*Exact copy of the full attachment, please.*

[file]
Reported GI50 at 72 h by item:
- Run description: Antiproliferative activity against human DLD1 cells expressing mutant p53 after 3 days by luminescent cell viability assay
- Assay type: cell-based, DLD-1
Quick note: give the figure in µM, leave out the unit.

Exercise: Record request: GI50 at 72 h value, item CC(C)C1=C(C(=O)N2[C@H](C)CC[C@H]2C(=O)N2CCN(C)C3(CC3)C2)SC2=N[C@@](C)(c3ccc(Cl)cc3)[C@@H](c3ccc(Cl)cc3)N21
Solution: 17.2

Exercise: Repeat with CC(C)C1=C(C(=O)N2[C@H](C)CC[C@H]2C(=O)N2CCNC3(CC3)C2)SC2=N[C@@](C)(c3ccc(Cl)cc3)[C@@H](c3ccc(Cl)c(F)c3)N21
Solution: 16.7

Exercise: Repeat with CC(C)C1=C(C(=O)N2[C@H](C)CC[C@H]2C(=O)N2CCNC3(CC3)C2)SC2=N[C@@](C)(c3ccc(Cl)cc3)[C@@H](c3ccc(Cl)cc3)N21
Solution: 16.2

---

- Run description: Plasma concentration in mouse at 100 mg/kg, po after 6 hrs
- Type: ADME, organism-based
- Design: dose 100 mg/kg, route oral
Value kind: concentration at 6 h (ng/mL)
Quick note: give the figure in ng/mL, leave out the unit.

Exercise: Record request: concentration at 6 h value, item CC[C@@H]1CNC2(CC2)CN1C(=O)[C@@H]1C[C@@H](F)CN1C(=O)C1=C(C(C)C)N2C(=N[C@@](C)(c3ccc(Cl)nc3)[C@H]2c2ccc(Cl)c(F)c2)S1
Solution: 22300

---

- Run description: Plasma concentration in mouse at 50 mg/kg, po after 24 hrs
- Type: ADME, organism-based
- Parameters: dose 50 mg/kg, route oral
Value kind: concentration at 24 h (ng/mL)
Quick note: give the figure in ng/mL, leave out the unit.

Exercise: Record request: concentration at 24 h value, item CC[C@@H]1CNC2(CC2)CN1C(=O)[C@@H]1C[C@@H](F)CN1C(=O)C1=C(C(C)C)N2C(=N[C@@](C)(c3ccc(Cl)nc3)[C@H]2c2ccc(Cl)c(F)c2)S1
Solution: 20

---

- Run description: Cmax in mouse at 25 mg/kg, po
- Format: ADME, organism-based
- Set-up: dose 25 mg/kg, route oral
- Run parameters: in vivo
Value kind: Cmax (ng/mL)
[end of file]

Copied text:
Reported GI50 at 72 h by item:
- Run description: Antiproliferative activity against human DLD1 cells expressing mutant p53 after 3 days by luminescent cell viability assay
- Assay type: cell-based, DLD-1
Quick note: give the figure in µM, leave out the unit.

Exercise: Record request: GI50 at 72 h value, item CC(C)C1=C(C(=O)N2[C@H](C)CC[C@H]2C(=O)N2CCN(C)C3(CC3)C2)SC2=N[C@@](C)(c3ccc(Cl)cc3)[C@@H](c3ccc(Cl)cc3)N21
Solution: 17.2

Exercise: Repeat with CC(C)C1=C(C(=O)N2[C@H](C)CC[C@H]2C(=O)N2CCNC3(CC3)C2)SC2=N[C@@](C)(c3ccc(Cl)cc3)[C@@H](c3ccc(Cl)c(F)c3)N21
Solution: 16.7

Exercise: Repeat with CC(C)C1=C(C(=O)N2[C@H](C)CC[C@H]2C(=O)N2CCNC3(CC3)C2)SC2=N[C@@](C)(c3ccc(Cl)cc3)[C@@H](c3ccc(Cl)cc3)N21
Solution: 16.2

---

- Run description: Plasma concentration in mouse at 100 mg/kg, po after 6 hrs
- Type: ADME, organism-based
- Design: dose 100 mg/kg, route oral
Value kind: concentration at 6 h (ng/mL)
Quick note: give the figure in ng/mL, leave out the unit.

Exercise: Record request: concentration at 6 h value, item CC[C@@H]1CNC2(CC2)CN1C(=O)[C@@H]1C[C@@H](F)CN1C(=O)C1=C(C(C)C)N2C(=N[C@@](C)(c3ccc(Cl)nc3)[C@H]2c2ccc(Cl)c(F)c2)S1
Solution: 22300

---

- Run description: Plasma concentration in mouse at 50 mg/kg, po after 24 hrs
- Type: ADME, organism-based
- Parameters: dose 50 mg/kg, route oral
Value kind: concentration at 24 h (ng/mL)
Quick note: give the figure in ng/mL, leave out the unit.

Exercise: Record request: concentration at 24 h value, item CC[C@@H]1CNC2(CC2)CN1C(=O)[C@@H]1C[C@@H](F)CN1C(=O)C1=C(C(C)C)N2C(=N[C@@](C)(c3ccc(Cl)nc3)[C@H]2c2ccc(Cl)c(F)c2)S1
Solution: 20

---

- Run description: Cmax in mouse at 25 mg/kg, po
- Format: ADME, organism-based
- Set-up: dose 25 mg/kg, route oral
- Run parameters: in vivo
Value kind: Cmax (ng/mL)